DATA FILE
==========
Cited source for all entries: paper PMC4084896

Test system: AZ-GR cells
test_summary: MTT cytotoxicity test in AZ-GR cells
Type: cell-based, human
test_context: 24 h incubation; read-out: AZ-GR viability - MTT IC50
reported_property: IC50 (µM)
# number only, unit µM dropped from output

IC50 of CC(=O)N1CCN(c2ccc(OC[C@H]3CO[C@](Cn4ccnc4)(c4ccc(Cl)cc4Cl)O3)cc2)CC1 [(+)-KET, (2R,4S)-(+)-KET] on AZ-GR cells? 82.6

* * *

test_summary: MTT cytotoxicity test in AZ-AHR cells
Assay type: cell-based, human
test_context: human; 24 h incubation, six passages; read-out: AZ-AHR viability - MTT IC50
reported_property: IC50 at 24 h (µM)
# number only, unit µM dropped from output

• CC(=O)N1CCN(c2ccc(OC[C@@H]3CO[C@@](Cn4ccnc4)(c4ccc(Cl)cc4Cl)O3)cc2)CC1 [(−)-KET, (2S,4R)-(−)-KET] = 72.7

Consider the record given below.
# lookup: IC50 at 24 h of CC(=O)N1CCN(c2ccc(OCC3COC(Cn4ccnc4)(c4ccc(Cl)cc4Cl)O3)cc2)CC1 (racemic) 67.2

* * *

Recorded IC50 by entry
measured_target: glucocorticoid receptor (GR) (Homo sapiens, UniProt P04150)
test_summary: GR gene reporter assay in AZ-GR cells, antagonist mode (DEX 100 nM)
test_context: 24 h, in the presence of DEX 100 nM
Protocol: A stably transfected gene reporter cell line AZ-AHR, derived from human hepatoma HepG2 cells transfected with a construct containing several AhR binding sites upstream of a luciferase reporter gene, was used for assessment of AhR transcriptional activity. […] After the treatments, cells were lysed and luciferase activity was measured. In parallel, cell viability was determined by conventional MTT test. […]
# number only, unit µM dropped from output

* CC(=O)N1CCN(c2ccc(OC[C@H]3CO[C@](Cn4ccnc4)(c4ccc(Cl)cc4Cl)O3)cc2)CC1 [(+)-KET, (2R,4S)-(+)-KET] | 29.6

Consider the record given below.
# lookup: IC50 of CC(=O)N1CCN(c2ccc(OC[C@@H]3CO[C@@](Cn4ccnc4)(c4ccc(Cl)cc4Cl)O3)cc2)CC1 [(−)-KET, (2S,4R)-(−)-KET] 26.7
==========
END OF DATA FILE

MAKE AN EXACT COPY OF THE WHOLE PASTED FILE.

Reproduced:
Cited source for all entries: paper PMC4084896

Test system: AZ-GR cells
test_summary: MTT cytotoxicity test in AZ-GR cells
Type: cell-based, human
test_context: 24 h incubation; read-out: AZ-GR viability - MTT IC50
reported_property: IC50 (µM)
# number only, unit µM dropped from output

IC50 of CC(=O)N1CCN(c2ccc(OC[C@H]3CO[C@](Cn4ccnc4)(c4ccc(Cl)cc4Cl)O3)cc2)CC1 [(+)-KET, (2R,4S)-(+)-KET] on AZ-GR cells? 82.6

* * *

test_summary: MTT cytotoxicity test in AZ-AHR cells
Assay type: cell-based, human
test_context: human; 24 h incubation, six passages; read-out: AZ-AHR viability - MTT IC50
reported_property: IC50 at 24 h (µM)
# number only, unit µM dropped from output

• CC(=O)N1CCN(c2ccc(OC[C@@H]3CO[C@@](Cn4ccnc4)(c4ccc(Cl)cc4Cl)O3)cc2)CC1 [(−)-KET, (2S,4R)-(−)-KET] = 72.7

Consider the record given below.
# lookup: IC50 at 24 h of CC(=O)N1CCN(c2ccc(OCC3COC(Cn4ccnc4)(c4ccc(Cl)cc4Cl)O3)cc2)CC1 (racemic) 67.2

* * *

Recorded IC50 by entry
measured_target: glucocorticoid receptor (GR) (Homo sapiens, UniProt P04150)
test_summary: GR gene reporter assay in AZ-GR cells, antagonist mode (DEX 100 nM)
test_context: 24 h, in the presence of DEX 100 nM
Protocol: A stably transfected gene reporter cell line AZ-AHR, derived from human hepatoma HepG2 cells transfected with a construct containing several AhR binding sites upstream of a luciferase reporter gene, was used for assessment of AhR transcriptional activity. […] After the treatments, cells were lysed and luciferase activity was measured. In parallel, cell viability was determined by conventional MTT test. […]
# number only, unit µM dropped from output

* CC(=O)N1CCN(c2ccc(OC[C@H]3CO[C@](Cn4ccnc4)(c4ccc(Cl)cc4Cl)O3)cc2)CC1 [(+)-KET, (2R,4S)-(+)-KET] | 29.6

Consider the record given below.
# lookup: IC50 of CC(=O)N1CCN(c2ccc(OC[C@@H]3CO[C@@](Cn4ccnc4)(c4ccc(Cl)cc4Cl)O3)cc2)CC1 [(−)-KET, (2S,4R)-(−)-KET] 26.7